Quality Control 101: What Is Absorption?
Here at Kafka Granite, we’re dedicated to providing high-quality stone products—but that’s not the only thing that makes us an industry leader. Our dedicated team is constantly seeking out colorful new deposits and developing innovative uses for natural stone and products to meet the ongoing needs of our customers. We’re also happy to share our technical knowledge. To that end, we’re diving into the next topic in our quality control series: absorption.
In previous installments, we’ve talked about the overall importance of quality control, dug a little deeper into Mohs hardness, and specific gravity. Now, we’ll be looking at what absorption is, how it’s measured, and why it matters to the end-user.
Why Does Absorption Matter?
Absorption is the percent by weight increase in the mass of a material when water is absorbed into its pores. (This does not include any water adhering to the surface of the material.) This acts as a measure of a stone’s porosity, which can tell us quite a lot about how durable that stone will be for a particular installation.
If you’re wondering exactly why water absorption matters in natural stone products, know that it all comes back to quality control. Different absorption levels determine how well a specific type of stone will withstand weathering and structural stress, and, by extension, how a product can be used. It’s essential that the qualities of a stone match the needs of the application; otherwise, your project simply won’t last.
Absorption capacity is particularly important in natural stone products that will be exposed to the elements and undergo the freeze-thaw cycle. If you’re creating a building facade from natural stone, for example, you’ll need to select an appropriate type of stone—one that is durable and not overly porous. If your material absorbs too much water, you’ll find it much more vulnerable to freezing weather.
As another example, if you’re sourcing decorative aggregates for the face mix of your pavers, you should opt for an aggregate mix with a lower absorption. Continued freeze-thaw cycles and other forces will make aggregates with higher absorption levels more likely to break down over time, eventually compromising the integrity of the paver itself.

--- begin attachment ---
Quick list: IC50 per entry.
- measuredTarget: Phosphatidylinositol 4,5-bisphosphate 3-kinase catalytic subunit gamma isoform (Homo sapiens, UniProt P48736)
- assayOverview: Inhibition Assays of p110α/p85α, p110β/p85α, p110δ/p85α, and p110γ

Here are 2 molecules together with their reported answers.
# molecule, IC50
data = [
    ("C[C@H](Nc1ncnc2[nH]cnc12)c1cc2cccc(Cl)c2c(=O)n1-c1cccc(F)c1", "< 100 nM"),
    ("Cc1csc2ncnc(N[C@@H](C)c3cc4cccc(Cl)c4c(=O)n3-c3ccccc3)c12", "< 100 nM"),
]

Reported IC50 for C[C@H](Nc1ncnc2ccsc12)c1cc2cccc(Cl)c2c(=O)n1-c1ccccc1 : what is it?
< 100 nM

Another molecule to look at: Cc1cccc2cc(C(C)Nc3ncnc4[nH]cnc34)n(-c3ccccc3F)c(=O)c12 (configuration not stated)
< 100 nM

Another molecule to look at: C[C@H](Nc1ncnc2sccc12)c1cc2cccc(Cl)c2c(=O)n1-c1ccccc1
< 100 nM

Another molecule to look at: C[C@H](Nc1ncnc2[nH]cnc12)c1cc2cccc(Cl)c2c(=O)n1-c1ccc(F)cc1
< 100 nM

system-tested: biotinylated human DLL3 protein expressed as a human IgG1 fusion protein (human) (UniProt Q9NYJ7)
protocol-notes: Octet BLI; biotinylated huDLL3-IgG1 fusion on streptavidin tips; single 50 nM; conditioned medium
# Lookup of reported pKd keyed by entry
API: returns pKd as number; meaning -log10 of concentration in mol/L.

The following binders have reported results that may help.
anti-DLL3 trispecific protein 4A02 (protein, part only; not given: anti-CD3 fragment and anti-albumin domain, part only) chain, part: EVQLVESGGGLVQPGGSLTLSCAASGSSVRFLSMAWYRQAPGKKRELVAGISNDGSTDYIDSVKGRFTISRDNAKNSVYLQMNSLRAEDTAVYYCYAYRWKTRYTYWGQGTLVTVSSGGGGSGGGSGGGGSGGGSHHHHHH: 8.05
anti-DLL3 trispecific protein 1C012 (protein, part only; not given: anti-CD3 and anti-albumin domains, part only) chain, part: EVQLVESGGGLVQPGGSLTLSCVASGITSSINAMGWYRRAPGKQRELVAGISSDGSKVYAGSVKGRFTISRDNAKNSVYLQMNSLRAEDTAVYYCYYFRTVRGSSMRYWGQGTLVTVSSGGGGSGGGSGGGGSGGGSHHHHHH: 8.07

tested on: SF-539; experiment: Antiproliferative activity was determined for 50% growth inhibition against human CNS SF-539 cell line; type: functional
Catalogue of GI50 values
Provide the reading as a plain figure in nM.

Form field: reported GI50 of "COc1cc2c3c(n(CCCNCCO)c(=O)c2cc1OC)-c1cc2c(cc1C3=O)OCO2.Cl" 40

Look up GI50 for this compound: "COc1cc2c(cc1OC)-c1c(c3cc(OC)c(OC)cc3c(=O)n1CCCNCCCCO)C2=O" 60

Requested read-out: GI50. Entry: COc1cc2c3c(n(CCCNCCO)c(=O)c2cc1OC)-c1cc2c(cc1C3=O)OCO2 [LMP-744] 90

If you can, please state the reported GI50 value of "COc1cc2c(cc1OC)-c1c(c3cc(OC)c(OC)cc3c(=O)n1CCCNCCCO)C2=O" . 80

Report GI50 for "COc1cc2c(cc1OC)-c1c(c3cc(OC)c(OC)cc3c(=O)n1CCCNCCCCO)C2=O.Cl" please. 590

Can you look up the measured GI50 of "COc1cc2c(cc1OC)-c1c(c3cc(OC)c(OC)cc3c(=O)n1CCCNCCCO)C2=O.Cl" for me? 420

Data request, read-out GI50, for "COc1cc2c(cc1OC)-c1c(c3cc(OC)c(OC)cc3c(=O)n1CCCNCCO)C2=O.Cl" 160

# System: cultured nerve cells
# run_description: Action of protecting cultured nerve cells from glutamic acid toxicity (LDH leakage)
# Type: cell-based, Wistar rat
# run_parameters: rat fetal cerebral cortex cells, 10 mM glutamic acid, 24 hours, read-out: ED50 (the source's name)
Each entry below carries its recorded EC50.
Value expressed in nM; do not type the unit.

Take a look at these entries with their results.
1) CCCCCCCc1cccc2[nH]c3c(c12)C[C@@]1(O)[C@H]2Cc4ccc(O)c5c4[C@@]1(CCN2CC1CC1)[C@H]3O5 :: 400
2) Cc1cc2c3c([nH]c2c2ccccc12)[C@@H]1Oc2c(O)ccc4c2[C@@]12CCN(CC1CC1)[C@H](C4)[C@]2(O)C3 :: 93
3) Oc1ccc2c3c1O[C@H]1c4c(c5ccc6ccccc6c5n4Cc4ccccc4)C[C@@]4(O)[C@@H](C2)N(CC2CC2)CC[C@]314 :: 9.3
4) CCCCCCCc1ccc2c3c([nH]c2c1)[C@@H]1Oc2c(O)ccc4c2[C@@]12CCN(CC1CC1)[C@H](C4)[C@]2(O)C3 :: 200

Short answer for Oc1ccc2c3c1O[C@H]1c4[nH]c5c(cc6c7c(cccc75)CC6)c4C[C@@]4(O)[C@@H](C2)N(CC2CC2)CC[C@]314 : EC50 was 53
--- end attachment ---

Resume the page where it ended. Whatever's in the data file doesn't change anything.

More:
Finally, absorption can also tell us about a stone’s stain resistance. To protect the integrity of your installation and reduce the risk of your material becoming stained over time, it’s essential to choose a stone with a low water absorption.
How Do You Test for Water Absorption of Stone?
Water Absorption of Dimension Stone
Dimensional stone sold for commercial use must meet certain criteria across a number of categories, including absorption, specific gravity, and compressive strength.
ASTM International is a non-profit organization that develops both material standards and testing methods for products and materials throughout numerous industries. ASTM C97: Standard Test Methods for Absorption and Bulk Specific Gravity of Dimension Stone is used to test absorption capacity for a variety of types of dimension stone, such as marble and granite.
Here’s a brief look at how the test progresses:
- Five or more test specimens are prepared.
- The samples are dried in an oven for 48 hours to ensure they are completely free of excess moisture.
- When totally dry, the specimens are weighed.